There are many things that can be known about how PageRank is spread around a site and from one site to another site. And like many things about SEO, there are some misconceptions. This article links to research, patents and Google statements as proof and when it doesn’t then it’ll be made clear. Here are seven interesting facts about PageRank.
1. How Much PageRank Passes from a Link?
Someone asked me how much link equity (PageRank) passes from one site to another site to another site. Well, the exact calculation is not known. But here is what we do know, although there are some caveats too.
Outlink Value is (Generally) Divided by Total Outlinks
Outlinks are another way of saying outbound links. The amount of links on a page is used to calculate how much link equity is sent to anyone link.
2. Can You Use No-Follow to Control Where PageRank Goes?
The short answer is no. When no-follow came out, some white hat SEOs tried to take advantage of no-follow by no-following links to pages they didn’t care about (like the contact page or the about page). That way they could conserve their PageRank and send it to the pages they wanted to have the most PageRank. This white hat strategy is called PageRank Sculpting.
3. Links Never Pass Full Amount of PageRank
Outbound links are devalued for a variety of reasons. They never pass the full amount of link equity. If there are ten links on a page, the links don’t pass 1/10th of that page’s link equity. I know Matt Cutts is in the video linked above saying 1,000 links divide the PageRank by 1,000 times. And that’s largely true. But the detailed answer is that although those links are divided by how many outlinks are on the page, how much actual PageRank flows out per link has always varied.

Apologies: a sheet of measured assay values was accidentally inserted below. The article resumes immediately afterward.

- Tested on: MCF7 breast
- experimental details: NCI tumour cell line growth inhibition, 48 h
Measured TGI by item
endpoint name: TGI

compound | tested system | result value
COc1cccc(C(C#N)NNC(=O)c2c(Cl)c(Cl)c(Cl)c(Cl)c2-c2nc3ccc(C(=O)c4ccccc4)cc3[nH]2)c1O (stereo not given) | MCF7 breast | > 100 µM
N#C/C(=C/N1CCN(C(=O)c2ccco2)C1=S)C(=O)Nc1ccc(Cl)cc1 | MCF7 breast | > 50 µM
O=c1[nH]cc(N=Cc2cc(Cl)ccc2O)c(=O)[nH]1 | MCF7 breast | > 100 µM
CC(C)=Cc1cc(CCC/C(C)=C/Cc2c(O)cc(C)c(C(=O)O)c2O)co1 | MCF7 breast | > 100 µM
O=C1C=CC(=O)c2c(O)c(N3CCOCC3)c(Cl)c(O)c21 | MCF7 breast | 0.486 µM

How relevant the link is to the page it’s linking to
B. Position of link on a page
Links near the bottom of the page may be calculated as less important.
C. Likelihood of a link being clicked
D. Image vs. Text Link (for example, if link resembles an ad)
This is a grey area. I don’t have citations for this.
E. Words surrounding the link
Words surrounding a link contribute to giving context to the outbound link.
3. Link Equity (Generally) Passes from Page to Page
This is an important concept. Many people tend to think of link equity as passing from site to site. This results in the concept of wanting to acquire a link from an “authority site” which often does not correlate with an increase in rankings. You might think that a link from a so-called “authority site” might help push the dial on ranking but it doesn’t.
4. Do Links From “Authority Sites” Help?
The fact that many sites like Forbes and Huffington Post slapped no-follows on their outbound links around the summer of 2017 and the SEO industry didn’t notice a ranking change should be good enough proof that Google has a handle on “authority site guest post” links and that the concept of “authority site” probably doesn’t exist.
5.Outbound Link Have Ranking Value for Page that is Linking Out
The reason an outbound link has value is that the relevance of the site the page links to says something about that page or that section of the page. This works in reverse, too. An outbound link can have a negative ranking value if you link to a bad neighbourhood.
6. When is a Site Passes PageRank it Losing PageRank?
First, it helps to stop thinking of an entire site losing an ability to rank. It’s more realistic to think in terms of pages and the inbound links associated with those pages.
7. Should all Links go to the home page?
When a home page is the major ranking page, that’s usually because most of the inbound links are to the homepage. Diversify those links and begin linking to another page and you’ll see the traffic patterns begin to shift.